Water, water everywhere

Although the industry uses more water than any other in Australia, food manufacturers are learning how to save this precious resource.

Food manufacturers consume more than 240 billion litres of water each year, RMIT University senior lecturer in civil engineering, Dr Niranjali Jayasuriya.

Dr Jayasuriya said any business in Victoria that uses more than 10 million litres of water annually must prepare a water-saving plan.

Smaller businesses are exempt and although they may want to reduce their water use, often lack the expertise or the money to develop their own schemes.

With a PhD from Melbourne University in water resources, Dr Jayasuriya was eager to help when Whittlesea and Hume councils, along with the Plenty Food Group, asked if there were methods that small and medium-sized food-producing businesses could use to identify how best to save water.

A grant from the Smart Water Fund, established in 2002 by the State Government and Melbourne’s four water authorities, enabled Dr Jayasuriya and her research team to spend 12 months investigating the issue.

They contacted 18 food processing companies and finally reached agreement with eight – all varying in size, production volume and type of food – to visit their factories and see what was involved.

The RMIT team decided the first step would be to measure where the water was being consumed.

“With each firm, we installed a water-monitoring system called hydroshare, water loggers that measure the water usage throughout the day in five-minute intervals,” Dr Jayasuriya said.

“These were attached to the water meters but we also did a manual audit as well. We wanted to match the water usage shown on the hydroshare with what we found with the manual audit to identify where they used the water – how much went in the toilets and the office area, how much in the canteen, how much was consumed during production and so on.”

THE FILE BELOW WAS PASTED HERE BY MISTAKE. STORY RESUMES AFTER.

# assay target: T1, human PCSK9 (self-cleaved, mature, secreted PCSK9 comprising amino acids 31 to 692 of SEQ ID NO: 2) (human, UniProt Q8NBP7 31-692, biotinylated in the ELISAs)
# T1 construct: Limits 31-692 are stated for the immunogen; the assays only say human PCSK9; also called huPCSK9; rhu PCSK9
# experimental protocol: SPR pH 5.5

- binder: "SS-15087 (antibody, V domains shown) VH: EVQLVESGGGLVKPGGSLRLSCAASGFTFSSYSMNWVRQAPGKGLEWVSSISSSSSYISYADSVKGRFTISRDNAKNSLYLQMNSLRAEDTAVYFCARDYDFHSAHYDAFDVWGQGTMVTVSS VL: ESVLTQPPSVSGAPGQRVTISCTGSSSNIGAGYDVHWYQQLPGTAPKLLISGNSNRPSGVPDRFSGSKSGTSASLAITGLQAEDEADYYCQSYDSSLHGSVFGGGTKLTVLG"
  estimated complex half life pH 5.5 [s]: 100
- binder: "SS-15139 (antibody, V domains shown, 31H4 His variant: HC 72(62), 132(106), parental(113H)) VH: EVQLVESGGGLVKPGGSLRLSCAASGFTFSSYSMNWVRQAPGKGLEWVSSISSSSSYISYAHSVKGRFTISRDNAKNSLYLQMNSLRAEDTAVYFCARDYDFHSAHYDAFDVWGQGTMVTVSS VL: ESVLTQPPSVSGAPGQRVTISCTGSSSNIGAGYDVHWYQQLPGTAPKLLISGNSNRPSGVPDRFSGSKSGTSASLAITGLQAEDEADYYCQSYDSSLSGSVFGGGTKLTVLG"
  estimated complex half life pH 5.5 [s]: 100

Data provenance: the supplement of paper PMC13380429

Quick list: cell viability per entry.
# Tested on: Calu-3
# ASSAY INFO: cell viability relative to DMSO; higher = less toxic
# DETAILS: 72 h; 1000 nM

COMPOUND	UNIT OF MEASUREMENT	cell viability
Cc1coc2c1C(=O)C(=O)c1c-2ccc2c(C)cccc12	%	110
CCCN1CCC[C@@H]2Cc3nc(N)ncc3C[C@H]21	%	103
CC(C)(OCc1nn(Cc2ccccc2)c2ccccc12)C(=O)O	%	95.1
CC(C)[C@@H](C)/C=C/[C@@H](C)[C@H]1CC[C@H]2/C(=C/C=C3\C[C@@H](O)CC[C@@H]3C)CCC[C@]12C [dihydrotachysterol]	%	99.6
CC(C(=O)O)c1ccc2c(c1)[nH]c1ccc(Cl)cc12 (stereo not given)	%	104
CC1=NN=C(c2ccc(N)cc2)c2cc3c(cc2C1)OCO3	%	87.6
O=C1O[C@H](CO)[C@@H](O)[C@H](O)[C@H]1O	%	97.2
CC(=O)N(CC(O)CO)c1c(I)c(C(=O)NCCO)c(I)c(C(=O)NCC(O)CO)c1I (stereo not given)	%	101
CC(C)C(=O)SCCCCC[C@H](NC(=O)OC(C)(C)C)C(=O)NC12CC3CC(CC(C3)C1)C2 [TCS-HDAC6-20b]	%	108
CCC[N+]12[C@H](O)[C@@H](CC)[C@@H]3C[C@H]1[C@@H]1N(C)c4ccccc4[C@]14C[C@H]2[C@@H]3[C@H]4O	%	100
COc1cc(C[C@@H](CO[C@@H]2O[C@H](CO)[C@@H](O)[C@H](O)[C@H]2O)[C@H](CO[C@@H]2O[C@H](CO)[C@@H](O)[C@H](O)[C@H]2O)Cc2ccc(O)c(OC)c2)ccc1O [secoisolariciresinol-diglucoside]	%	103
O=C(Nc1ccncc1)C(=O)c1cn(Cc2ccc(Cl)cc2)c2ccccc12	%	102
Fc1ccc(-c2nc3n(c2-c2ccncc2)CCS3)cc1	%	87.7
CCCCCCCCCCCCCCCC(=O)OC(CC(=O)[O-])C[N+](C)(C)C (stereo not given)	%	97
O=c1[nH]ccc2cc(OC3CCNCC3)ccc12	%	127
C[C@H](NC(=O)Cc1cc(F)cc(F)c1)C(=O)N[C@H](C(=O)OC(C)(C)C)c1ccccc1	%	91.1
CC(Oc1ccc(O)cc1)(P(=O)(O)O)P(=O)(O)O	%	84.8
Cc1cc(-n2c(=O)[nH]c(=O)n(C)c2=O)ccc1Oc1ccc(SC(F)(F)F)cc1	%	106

The one area where a company could not be asked to cut back on water was in the manufacture of the food products. But even here, by changing the sequence in which certain operations occurred, it was possible to make savings.

“Food companies use a lot of water for cleaning the machinery,” Dr Jayasuriya said. “So if you can re-sequence this stage of the operations water can be saved.

“For example, if a company is producing a fruit juice with a red colour, they have to wash the machinery afterwards so it does not affect the colour of the next batch. But if you start with a light coloured juice first then the machines do not need to be washed when the next batch is darker coloured.”

Back at RMIT, the researchers developed a software program and spreadsheet that any company could apply to its operations.

The solution turned out to be a simple tool kit that can be downloaded free from the web.

The kit works by first classifying a business according to the food product manufactured. It then establishes the relevant water performance benchmarks for that industry.

The user must monitor the company’s water bills, the size of the factory’s roof area (for connections to a rainwater tank), the number of water outlets such as taps, hoses, washing machines and so on, the size of any cooling towers, the average quantity of the product made each week, the percentage of water in the product, and how much water is used in cleaning the equipment.

The program then takes the user through a series of windows to determine how water is used in manufacturing, comparing the various processes with industry benchmarks and cross-checking the total volume consumed with billing data.

The company is then presented with a range of water-saving options – including using alternative sources such as rainwater – that meet the strict regulations involved in food manufacturing.

“Options can range from re-fitting water-saving devices in toilets and on taps to using rainwater for the toilets and for washing, or for hosing down outside pavements and washing the trucks used to transport the food, which is not permitted with mains water,” Dr Jayasuriya explained.

She aded that although the RMIT toolkit was developed specifically for food manufacturers, the way it presents information could be useful for other manufacturing businesses looking to cut water use.

— The Age

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